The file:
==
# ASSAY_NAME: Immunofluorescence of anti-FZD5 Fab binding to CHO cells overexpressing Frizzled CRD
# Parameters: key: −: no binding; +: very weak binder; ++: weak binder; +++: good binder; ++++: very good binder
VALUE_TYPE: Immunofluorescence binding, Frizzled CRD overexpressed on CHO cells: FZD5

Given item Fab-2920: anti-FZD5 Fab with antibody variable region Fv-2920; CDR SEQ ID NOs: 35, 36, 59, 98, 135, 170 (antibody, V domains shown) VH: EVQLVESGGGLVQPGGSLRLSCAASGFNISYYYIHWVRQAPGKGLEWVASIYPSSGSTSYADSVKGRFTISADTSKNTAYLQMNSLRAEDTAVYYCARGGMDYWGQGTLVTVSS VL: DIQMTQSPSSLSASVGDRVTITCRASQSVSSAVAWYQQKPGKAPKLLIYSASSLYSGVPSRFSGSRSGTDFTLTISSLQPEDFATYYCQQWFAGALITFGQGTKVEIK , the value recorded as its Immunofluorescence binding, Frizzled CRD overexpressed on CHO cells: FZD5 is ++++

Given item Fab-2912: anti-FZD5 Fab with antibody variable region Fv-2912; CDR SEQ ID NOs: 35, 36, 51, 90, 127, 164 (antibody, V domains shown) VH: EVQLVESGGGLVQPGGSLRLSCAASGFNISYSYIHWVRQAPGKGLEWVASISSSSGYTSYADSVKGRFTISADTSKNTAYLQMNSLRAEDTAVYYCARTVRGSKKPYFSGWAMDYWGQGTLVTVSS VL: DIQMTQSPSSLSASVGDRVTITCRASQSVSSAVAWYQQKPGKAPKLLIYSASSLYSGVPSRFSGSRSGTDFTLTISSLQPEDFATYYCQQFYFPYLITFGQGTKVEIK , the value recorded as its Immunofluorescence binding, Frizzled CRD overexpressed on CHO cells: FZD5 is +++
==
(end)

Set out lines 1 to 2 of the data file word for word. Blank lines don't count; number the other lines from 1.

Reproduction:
# ASSAY_NAME: Immunofluorescence of anti-FZD5 Fab binding to CHO cells overexpressing Frizzled CRD
# Parameters: key: −: no binding; +: very weak binder; ++: weak binder; +++: good binder; ++++: very good binder